Today’s post is in honour of International Women in Engineering Day, June 23rd 2023. With this post, I want to highlight the achievements of women in engineering and provide pathways for universities to recruit more young women to their engineering programs. For centuries, women engineers have made major contributions to the field and changed our world. I will focus on ten women engineers you should know about, and then I will provide nine tips on what universities can do to raise the percentages of women studying engineering.
Ten women engineers who changed the World
Here are ten women engineers who changed the world:
- Ada Lovelace (1815-1852): She was a British mathematician, writer, and computer scientist avant la lettre. She wrote the first algorithm; the first procedure that could work on Babbage’s Analytical Engine.
- Emily Warren Roebling (1843-1903): She was an American civil engineer, who took over the leadership on the construction of the Brooklyn Bridge after her husband became ill. She was the first field engineer in the USA.
- Lillian Gilbreth (1878-1972): She was an American industrial engineer, considered one of the pioneers of research on work-life balance through her “motion studies”, in which she looked at how people move in certain work settings. Her goal was optimizing the work environment to reduce worker fatigue – but she applied the same concepts to designing kitchen spaces for housewives, and overall household efficiency (which she explored personally as a working mother raising 12 kids).
- Edith Clarke (1883-1959): She was the first female electrical engineer in the United States and first female engineering professor at the University of Texas at Austin. She made significant contributions to the field of electrical power system analysis. She also developed the Clarke calculator, a graphical device for solving power transmission line problems.
- Elsie Eaves (1898-1983): She was an American civil engineer and the first woman to be elected as a member of the American Society of Civil Engineers (ASCE). As a structural engineer, she played a key role in the construction of numerous bridges and buildings.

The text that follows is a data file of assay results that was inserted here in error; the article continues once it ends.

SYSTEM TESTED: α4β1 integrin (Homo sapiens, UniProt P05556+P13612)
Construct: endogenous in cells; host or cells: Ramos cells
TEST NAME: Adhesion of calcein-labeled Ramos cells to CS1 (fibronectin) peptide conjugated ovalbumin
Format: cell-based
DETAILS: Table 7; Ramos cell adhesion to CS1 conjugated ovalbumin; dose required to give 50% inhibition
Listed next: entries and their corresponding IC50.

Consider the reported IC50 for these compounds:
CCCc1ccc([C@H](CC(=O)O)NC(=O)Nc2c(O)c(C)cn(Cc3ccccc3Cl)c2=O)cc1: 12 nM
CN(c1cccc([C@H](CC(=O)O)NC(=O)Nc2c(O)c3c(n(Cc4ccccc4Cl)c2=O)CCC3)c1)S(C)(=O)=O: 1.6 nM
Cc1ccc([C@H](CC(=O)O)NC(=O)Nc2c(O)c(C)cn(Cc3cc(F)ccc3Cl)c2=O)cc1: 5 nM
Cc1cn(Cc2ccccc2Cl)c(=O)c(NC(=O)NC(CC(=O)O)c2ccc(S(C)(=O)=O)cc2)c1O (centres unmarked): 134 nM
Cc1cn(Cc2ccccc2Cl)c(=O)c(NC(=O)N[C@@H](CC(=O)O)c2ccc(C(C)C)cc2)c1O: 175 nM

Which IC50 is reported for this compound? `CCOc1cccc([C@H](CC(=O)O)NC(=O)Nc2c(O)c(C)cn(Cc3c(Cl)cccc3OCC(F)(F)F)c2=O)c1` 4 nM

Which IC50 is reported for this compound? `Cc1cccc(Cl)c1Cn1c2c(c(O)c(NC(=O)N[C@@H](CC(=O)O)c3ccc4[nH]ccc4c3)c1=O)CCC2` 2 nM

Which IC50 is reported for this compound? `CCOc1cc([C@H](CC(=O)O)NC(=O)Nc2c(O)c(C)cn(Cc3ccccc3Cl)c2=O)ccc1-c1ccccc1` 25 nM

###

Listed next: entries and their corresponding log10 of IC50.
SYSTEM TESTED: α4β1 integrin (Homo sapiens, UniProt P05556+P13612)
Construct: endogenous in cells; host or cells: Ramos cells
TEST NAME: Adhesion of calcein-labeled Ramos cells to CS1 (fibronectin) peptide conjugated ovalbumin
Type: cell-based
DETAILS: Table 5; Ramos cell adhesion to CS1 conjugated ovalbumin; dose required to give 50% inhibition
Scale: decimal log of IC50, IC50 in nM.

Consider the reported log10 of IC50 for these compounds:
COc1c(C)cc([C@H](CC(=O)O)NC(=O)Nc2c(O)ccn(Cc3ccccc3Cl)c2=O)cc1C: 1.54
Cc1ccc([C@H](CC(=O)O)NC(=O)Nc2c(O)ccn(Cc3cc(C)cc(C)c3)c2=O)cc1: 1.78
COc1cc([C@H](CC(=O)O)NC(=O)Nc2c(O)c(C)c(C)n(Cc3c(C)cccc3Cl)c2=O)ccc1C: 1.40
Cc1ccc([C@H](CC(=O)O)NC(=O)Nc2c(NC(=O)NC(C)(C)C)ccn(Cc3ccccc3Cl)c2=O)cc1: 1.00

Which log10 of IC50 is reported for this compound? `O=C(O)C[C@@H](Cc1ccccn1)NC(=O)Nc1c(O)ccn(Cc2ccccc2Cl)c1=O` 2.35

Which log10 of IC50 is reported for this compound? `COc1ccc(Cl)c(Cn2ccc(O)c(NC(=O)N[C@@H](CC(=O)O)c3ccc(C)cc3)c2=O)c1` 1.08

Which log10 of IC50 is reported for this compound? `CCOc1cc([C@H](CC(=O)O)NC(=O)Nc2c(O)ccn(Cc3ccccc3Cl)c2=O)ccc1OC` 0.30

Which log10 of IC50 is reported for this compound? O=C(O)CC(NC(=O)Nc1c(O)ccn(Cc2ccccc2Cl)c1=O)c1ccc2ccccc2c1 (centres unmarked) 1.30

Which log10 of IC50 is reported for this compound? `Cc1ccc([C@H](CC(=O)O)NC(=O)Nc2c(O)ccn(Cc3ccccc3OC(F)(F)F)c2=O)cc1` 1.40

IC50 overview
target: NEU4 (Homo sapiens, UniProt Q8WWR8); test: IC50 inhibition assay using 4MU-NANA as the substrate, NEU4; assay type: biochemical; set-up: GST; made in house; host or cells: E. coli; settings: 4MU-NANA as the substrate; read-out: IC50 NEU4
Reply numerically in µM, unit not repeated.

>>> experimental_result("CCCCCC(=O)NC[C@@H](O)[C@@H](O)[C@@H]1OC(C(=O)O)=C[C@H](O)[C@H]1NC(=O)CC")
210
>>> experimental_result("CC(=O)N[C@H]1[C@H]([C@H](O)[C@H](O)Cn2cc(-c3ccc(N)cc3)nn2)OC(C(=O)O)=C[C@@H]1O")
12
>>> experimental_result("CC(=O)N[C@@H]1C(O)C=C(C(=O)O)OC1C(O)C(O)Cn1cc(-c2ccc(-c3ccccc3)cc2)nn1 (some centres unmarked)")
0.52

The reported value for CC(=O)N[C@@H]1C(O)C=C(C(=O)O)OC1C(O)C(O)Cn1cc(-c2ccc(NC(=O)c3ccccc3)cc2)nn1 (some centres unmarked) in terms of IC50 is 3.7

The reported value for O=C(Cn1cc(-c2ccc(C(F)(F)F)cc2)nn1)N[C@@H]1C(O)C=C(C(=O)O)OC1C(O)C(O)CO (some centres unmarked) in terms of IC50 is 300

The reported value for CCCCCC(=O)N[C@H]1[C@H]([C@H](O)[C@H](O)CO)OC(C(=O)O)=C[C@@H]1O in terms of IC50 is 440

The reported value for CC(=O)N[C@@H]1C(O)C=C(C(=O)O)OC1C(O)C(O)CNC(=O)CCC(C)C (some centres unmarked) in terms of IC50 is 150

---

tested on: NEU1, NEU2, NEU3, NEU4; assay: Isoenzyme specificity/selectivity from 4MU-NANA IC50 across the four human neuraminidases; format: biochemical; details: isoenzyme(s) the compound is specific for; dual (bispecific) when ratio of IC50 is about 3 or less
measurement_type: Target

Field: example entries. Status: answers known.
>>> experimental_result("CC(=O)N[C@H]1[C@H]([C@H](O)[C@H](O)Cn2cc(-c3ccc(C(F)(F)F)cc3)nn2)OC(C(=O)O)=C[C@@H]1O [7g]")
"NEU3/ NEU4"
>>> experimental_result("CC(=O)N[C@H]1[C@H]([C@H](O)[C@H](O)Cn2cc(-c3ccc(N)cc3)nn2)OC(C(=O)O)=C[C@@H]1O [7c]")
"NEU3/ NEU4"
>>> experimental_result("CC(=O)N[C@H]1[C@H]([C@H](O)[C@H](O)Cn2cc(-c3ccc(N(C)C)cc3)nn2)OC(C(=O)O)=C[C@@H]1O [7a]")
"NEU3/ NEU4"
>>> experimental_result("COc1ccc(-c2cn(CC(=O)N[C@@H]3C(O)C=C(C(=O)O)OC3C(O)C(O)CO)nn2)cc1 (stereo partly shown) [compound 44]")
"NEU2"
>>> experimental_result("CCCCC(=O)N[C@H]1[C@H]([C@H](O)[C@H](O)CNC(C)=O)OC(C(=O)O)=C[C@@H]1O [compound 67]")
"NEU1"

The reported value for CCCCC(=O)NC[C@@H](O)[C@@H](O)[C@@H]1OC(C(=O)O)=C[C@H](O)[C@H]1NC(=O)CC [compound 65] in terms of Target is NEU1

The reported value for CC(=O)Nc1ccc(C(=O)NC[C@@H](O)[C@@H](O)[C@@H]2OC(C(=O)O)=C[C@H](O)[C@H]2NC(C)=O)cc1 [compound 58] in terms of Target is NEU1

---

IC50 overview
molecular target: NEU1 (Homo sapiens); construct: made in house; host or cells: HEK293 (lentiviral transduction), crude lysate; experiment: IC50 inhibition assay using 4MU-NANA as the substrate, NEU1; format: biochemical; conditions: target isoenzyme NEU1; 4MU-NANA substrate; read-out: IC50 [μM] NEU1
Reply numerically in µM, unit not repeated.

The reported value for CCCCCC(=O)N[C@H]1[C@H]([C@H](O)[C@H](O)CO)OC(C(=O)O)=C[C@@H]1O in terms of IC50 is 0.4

- Valentina Tereshkova (1937- ): She is a Russian engineer and cosmonaut, and the first woman to travel into space aboard Vostok 6 in 1963. She was in space for 2 days, 22 hours, and 50 minutes.
- Beulah Louise Henry (1887-1973): She was an American mechanical engineer, famous for her many patented inventions, such as the vacuum ice cream freezer, a hair curler, and can opener. For all her inventions, she was nicknamed “Lady Edison”.
- Amalia Ercoli-Finzi (1937-): She is an Italian aerospace engineer who is instrumental in Italy’s space exploration efforts, particularly in the field of satellite systems.
- Hayaatun Sillem (1977- ): She is a British biochemist and the current CEO of the Royal Academy of Engineering, promoting diversity and innovation in engineering. While originally not trained as an engineer, she is changing the field and face of engineering through her leadership role.
- Julia King, Baroness Brown of Cambridge (1954- ): She is a British engineer specialising in fracture mechanics. She is known for her work in sustainable energy and contributions to the development of UK energy policy.
What universities can do to attract more women to study engineering
Last year, I argued why we need more women in engineering. What can our universities do so that more young women study engineering, and so that they perhaps can have a similar impact as the famous examples I have given before? Here are nine ways in which universities can attract more female students: